Gilgamesh and John Campbell's Hero's Journey

1753 words 8 pages
When reading Gilgamesh, it is not uncommon for many to relate the tale's protagonist to John Campbell's theory on the twelve steps of a Hero's journey, which characterizes the typical progression of most epic stories. However, I make the claim that, as per Campbell's theory, it is not Gilgamesh himself who is the hero of the tale. Rather, Gilgamesh and his ally Enkindu combine to form the single hero of the story, with Enkindu actually meeting most of Campbell's criteria. Together, both characters symbolize one hero who embodies mankind's yearning to “incarnate unearthly covenants” (Campbell, 1968, p. 3), consistent with Campbell's views on mythology.
The tale begins with an exposition describing Gilgamesh and Enkindu's daily life.
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Furthermore, Gilgamesh is responsible for outfitting Enkidu with the tools needed to wage battle in Humbaba forest; “Come, my friend, I will go over to the forge and have them cast the weapons in our presence!” (Anonymouse, n.d.). Without Gilgamesh's guidance in Uruk, Enkidu could not have been adequately prepared for adventure. Enkidu's introduction to the city of Uruk – and his process of becoming a civilized man – simultaneously fulfills Campbell's fifth Hero criteria, which is to cross a threshold. It is clear, here, that his transformation from a feral being to a civilized warrior satisfies this step.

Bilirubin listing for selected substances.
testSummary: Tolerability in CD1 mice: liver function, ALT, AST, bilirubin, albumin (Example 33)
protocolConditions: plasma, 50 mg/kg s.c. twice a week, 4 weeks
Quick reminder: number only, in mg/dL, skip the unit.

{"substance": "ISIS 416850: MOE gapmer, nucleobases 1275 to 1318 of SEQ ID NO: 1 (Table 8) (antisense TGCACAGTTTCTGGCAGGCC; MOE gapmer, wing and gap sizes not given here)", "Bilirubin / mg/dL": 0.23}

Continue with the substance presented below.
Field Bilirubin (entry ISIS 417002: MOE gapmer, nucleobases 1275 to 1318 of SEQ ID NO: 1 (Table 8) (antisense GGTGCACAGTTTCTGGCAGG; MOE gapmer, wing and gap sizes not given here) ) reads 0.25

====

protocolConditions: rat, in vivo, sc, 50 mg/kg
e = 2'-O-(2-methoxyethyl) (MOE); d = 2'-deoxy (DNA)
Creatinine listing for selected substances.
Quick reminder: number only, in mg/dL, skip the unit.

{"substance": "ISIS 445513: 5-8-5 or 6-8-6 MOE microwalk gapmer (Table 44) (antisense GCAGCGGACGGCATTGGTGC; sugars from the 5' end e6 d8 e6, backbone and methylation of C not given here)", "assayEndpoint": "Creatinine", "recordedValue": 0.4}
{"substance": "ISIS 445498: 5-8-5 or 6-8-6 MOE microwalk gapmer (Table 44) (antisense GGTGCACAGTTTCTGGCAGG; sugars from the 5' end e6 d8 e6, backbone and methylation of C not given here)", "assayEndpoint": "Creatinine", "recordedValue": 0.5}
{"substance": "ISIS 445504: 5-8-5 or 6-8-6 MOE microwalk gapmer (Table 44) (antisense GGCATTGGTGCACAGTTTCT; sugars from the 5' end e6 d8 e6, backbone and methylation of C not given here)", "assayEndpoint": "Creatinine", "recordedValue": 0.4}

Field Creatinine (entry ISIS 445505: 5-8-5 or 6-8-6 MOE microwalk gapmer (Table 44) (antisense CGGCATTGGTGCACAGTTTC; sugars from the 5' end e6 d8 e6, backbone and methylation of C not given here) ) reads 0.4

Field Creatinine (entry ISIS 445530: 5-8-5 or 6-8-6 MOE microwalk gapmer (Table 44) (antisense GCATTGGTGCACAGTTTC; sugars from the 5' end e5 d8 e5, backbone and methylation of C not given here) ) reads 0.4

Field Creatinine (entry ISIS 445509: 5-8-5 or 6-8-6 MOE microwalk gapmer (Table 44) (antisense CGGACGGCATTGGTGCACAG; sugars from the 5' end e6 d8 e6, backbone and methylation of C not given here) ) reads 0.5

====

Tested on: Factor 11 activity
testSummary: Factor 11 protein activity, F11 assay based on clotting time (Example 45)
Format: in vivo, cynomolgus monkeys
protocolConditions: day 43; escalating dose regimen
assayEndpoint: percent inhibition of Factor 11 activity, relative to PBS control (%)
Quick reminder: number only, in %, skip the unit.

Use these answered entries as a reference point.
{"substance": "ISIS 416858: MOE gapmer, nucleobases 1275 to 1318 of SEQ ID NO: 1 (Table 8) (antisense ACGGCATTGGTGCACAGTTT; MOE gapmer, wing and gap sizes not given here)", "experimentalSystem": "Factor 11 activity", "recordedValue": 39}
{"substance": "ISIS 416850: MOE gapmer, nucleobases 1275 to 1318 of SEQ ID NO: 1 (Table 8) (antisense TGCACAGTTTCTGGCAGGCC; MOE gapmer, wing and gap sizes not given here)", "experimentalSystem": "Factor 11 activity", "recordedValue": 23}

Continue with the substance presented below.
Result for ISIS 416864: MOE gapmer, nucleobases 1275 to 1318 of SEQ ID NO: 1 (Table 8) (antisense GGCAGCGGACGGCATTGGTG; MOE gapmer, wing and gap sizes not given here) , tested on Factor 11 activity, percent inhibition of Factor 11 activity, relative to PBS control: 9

Until this point in the story, it is clear to the reader that Gilgamesh and Enkidu are two distinct, independent figures; Enkidu is the Hero with a humble background, and Gilgamesh is the mentor who takes part in Enkidu's transformation. However, before the two men travel to the Humbaba forest, they undergo a transformation that essentially makes them the same person. As a final preparation before embarking on their first adventure, the the men seek a blessing from the Goddess Ninsun's temple. Despite the fact that both men are present during this scene, Gilgamesh never once mentions his companion: “I must now travel a long way to where Humbaba is, I must face fighting such that I do not know, and I must travel on a road I have not known!” (Anonymous, n.d.). Even